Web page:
One-time couch potato Jen Offord is now a fully-fledged sportsaholic. Over the last few months, she’s tried out different activities for Standard Issue. Now she’s off to America on a “senselessly over-complicated journey of sporty female empowerment” with Beyoncé.
Anyone who’s been checking in with my sporty misadventures on a regular basis might have spotted the odd reference to a senselessly over-complicated journey of sporty female empowerment, and if you didn’t follow the link, you might have wondered what the jeff I was talking about.
Let me take you back in time, back to the summer of 2012 where I, sport hater and civil servant (I’m sure there’s no direct correlation) stood in St James’s Park, practically weeping as the London Olympics unfolded before me. Despite being a sport hater, there had been quite a lot of weeping during those weeks, and sure, yes it did later transpire that I’d actually been quite depressed at the time, but don’t let that detract from the amazingness of it. Don’t tell me you didn’t love the 2012 Olympics. Unless you’re the chief of G4S, I simply won’t believe you.
I was staring down the barrel of turning 30: terminally single as babies started to sprout forth from the loins of my nearest and dearest; hating my job; and feeling pretty shit in the round, actually. Perhaps it was this frame of mind which led me to follow the suggestion of my mate Maya to try EVERY SINGLE DISCIPLINE OF SUMMER OLYMPIC SPORTS and write a blog about it. Though I wouldn’t say I necessarily pride myself on many of my adult life-choices, I can honestly say this is the best decision I ever made.
“I love sport, it’s ace, but it’s a funny old world for women – it’s not sold to us at school, because PE was shit, then we get all bothered about our bodies, then if we re-engage at all, we probably do it a lot later.”
Less than a year after I finished, I was still all over this sporty shiz, nipping about town on my beloved road bike, Beyoncé, punching other people’s hands (in a controlled fashion), trying new stuff and writing for various sporty blogs, when an opportunity to get out of the job I had grown to hate more and more was presented to me. Having found a new sense of adventure through my ‘journey’, and generally speaking being a much happier bunny from all those endorphins and my newfound sense of confidence from actually being alright at something, I decided to take a chance and leave to pursue my childhood dream of writing. The main lesson I’ve learned from this is that children with dreams aren’t usually financially solvent in their own right, but hey ho: I’m going to work IN THE PARK this afternoon.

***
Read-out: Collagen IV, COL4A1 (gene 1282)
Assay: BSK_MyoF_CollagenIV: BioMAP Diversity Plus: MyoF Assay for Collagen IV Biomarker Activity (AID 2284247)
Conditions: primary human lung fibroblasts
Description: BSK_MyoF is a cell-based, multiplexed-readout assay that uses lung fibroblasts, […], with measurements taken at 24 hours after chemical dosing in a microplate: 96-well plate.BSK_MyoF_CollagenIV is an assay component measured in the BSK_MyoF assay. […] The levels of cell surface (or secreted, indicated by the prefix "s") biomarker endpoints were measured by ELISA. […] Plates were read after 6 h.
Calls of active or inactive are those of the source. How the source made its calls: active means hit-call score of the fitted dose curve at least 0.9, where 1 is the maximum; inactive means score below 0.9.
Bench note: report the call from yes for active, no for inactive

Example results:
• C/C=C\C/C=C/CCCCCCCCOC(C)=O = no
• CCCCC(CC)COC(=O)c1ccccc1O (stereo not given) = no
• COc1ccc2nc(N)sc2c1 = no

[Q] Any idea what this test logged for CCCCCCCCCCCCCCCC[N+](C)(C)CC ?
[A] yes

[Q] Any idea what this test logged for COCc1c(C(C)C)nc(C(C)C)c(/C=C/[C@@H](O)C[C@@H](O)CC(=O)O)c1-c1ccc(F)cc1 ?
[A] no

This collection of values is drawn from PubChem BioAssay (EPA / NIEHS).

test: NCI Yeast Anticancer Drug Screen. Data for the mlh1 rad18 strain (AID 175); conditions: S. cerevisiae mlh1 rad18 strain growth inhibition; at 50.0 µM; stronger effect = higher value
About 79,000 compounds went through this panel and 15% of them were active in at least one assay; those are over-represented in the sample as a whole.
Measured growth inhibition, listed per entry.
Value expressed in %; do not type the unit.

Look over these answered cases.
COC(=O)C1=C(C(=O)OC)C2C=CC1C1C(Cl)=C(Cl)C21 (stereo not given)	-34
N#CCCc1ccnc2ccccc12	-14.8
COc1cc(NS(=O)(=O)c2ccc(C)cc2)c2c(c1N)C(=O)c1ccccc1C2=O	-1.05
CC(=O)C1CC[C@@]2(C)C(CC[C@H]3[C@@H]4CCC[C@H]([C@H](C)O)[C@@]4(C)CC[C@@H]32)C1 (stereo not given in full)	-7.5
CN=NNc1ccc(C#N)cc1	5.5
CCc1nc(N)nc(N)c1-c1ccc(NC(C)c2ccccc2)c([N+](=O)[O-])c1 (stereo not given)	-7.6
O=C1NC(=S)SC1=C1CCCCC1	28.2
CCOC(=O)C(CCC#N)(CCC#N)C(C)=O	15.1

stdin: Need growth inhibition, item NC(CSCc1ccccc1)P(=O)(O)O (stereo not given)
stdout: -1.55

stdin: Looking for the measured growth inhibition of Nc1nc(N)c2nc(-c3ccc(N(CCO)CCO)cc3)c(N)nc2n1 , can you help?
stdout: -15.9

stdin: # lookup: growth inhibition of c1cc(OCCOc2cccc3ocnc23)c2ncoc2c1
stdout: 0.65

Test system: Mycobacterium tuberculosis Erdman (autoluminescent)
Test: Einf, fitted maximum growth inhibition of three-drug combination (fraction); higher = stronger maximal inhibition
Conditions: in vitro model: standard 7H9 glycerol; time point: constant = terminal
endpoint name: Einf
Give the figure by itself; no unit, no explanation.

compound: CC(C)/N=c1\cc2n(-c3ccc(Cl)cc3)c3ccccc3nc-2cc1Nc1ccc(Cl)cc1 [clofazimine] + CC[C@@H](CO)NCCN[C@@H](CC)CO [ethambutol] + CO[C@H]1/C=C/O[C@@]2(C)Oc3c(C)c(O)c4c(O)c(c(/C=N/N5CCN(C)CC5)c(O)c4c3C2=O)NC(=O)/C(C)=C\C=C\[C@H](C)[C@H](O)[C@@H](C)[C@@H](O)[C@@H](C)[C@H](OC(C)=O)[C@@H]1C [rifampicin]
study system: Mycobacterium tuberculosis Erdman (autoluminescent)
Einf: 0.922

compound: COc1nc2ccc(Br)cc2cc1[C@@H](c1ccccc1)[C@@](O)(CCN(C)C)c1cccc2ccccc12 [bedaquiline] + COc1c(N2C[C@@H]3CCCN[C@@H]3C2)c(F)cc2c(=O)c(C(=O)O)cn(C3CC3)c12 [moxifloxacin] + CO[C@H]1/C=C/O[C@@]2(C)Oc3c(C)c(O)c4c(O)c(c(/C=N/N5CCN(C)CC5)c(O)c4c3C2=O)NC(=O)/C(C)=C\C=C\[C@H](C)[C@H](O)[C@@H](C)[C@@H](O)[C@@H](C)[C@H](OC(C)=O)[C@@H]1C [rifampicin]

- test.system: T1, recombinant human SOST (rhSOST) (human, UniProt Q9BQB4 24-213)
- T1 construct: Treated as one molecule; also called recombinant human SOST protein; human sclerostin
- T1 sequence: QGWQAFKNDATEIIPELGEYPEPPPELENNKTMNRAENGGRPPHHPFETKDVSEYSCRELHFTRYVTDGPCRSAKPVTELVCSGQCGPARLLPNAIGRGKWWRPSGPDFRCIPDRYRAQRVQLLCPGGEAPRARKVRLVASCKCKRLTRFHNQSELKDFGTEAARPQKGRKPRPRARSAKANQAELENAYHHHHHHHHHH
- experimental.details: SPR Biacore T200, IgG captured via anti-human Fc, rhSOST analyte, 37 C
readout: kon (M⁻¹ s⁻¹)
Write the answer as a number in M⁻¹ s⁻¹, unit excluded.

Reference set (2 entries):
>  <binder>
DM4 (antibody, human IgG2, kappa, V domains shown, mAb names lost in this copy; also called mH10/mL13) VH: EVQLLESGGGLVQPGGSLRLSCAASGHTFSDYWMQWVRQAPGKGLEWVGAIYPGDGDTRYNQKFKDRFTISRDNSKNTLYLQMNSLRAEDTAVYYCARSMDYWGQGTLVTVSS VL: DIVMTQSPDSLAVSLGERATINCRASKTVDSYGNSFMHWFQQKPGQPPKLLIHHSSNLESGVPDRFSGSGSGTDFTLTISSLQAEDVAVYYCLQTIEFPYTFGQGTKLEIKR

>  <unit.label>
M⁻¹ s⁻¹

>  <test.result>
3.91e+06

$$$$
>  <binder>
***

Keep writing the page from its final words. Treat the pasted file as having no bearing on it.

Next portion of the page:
So sport: I love it, it’s ace, but it’s a funny old world for women – it’s not sold to us at school, because PE was (and quite possibly still is) shit, then we get all bothered about our bodies, then if we re-engage at all, we probably do it a lot later, so it’s not really marketed at us, which just exacerbates the whole problem. I don’t think I’d really realised, prior to my Olympics challenge, what a massive division in the sexes there was in this industry, and how undervalued were the achievements of women.
Perhaps it was something to do with the time in my life all this was happening, but suddenly I had this sense of how differently women actually are treated by society, in a way I’d not really noticed before. Then it was everywhere: women in knickers, being sexy in music videos or trying to sell me makeup, or in cardigans having babies trying to sell me mum stuff, but almost nowhere were they being doctors or lawyers or politicians or athletes. You know, all the shite little girls are exposed to that will stop them believing these are viable and desirable ambitions.
Suffice to say, this revelation pissed me off. In the reactionary style of the kind of person who quits their sensible career to spend their days hula-hooping and jumping face-first into a crash mat, and in the belief there were women EVERYWHERE doing awesome things no one ever hears about, I decided to get on my bike Beyoncé and prove women’s sport and women’s lives are just as bold, adventurous and exciting as men’s. And to find these women, I would have to go to the land of the free, the land where I reckon they’re actually quite a bit better than us Brits at celebrating what they’re good at (from my limited experience, they’re also really very good at peanut butter-based confectionery), the land of AMERICA.
Hailing from Harwich, the town that built the Mayflower – the boat with the pilgrims – I decided to start my journey in Harwich, Massachusetts, cycling all the way to Houston, Texas, hometown of my own aspirational role model, Beyoncé (sure she wears a lot of knickers, too, but she does it in such a fierce way), as an only slightly shaky metaphor for how sport has empowered me, Sasha Fierce style. That’s 2500 miles (roughly) of punctures, bears, ‘gators, mountains, amazing women, and in all probability, an awful lot of chat about my arse. You’re welcome. Stay tuned.1992 Views
Jen is a writer from Essex, which isn’t relevant because she lives in London, but she likes people to know it. As well as daft challenges, she likes cats, cheese and Beyonce. @inspireajen